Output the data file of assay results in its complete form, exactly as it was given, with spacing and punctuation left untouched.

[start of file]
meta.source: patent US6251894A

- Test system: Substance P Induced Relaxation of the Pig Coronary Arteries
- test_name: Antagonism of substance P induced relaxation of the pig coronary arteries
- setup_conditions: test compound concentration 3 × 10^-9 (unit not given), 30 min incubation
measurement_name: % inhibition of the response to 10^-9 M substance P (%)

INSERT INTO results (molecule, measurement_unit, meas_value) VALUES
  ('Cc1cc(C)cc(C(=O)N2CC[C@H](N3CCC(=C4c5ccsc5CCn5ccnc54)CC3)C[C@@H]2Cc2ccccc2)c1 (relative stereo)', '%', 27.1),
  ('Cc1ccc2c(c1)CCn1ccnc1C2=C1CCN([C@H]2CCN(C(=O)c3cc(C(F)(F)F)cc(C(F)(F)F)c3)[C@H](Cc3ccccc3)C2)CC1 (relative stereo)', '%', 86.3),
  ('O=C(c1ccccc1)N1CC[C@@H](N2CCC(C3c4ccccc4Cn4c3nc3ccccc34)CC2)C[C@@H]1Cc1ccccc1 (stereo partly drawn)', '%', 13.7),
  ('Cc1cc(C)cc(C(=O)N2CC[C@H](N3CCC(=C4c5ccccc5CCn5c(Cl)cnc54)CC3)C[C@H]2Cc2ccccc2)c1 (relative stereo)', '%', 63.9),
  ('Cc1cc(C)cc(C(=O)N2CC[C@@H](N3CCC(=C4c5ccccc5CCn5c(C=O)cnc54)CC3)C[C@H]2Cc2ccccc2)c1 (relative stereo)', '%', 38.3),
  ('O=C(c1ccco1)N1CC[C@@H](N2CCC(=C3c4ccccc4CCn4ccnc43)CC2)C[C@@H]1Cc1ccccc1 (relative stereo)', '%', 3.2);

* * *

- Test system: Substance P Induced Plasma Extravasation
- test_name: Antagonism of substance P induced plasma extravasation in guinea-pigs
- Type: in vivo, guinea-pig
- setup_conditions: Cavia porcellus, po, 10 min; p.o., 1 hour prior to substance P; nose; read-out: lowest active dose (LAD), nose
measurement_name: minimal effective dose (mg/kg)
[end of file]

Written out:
meta.source: patent US6251894A

- Test system: Substance P Induced Relaxation of the Pig Coronary Arteries
- test_name: Antagonism of substance P induced relaxation of the pig coronary arteries
- setup_conditions: test compound concentration 3 × 10^-9 (unit not given), 30 min incubation
measurement_name: % inhibition of the response to 10^-9 M substance P (%)

INSERT INTO results (molecule, measurement_unit, meas_value) VALUES
  ('Cc1cc(C)cc(C(=O)N2CC[C@H](N3CCC(=C4c5ccsc5CCn5ccnc54)CC3)C[C@@H]2Cc2ccccc2)c1 (relative stereo)', '%', 27.1),
  ('Cc1ccc2c(c1)CCn1ccnc1C2=C1CCN([C@H]2CCN(C(=O)c3cc(C(F)(F)F)cc(C(F)(F)F)c3)[C@H](Cc3ccccc3)C2)CC1 (relative stereo)', '%', 86.3),
  ('O=C(c1ccccc1)N1CC[C@@H](N2CCC(C3c4ccccc4Cn4c3nc3ccccc34)CC2)C[C@@H]1Cc1ccccc1 (stereo partly drawn)', '%', 13.7),
  ('Cc1cc(C)cc(C(=O)N2CC[C@H](N3CCC(=C4c5ccccc5CCn5c(Cl)cnc54)CC3)C[C@H]2Cc2ccccc2)c1 (relative stereo)', '%', 63.9),
  ('Cc1cc(C)cc(C(=O)N2CC[C@@H](N3CCC(=C4c5ccccc5CCn5c(C=O)cnc54)CC3)C[C@H]2Cc2ccccc2)c1 (relative stereo)', '%', 38.3),
  ('O=C(c1ccco1)N1CC[C@@H](N2CCC(=C3c4ccccc4CCn4ccnc43)CC2)C[C@@H]1Cc1ccccc1 (relative stereo)', '%', 3.2);

* * *

- Test system: Substance P Induced Plasma Extravasation
- test_name: Antagonism of substance P induced plasma extravasation in guinea-pigs
- Type: in vivo, guinea-pig
- setup_conditions: Cavia porcellus, po, 10 min; p.o., 1 hour prior to substance P; nose; read-out: lowest active dose (LAD), nose
measurement_name: minimal effective dose (mg/kg)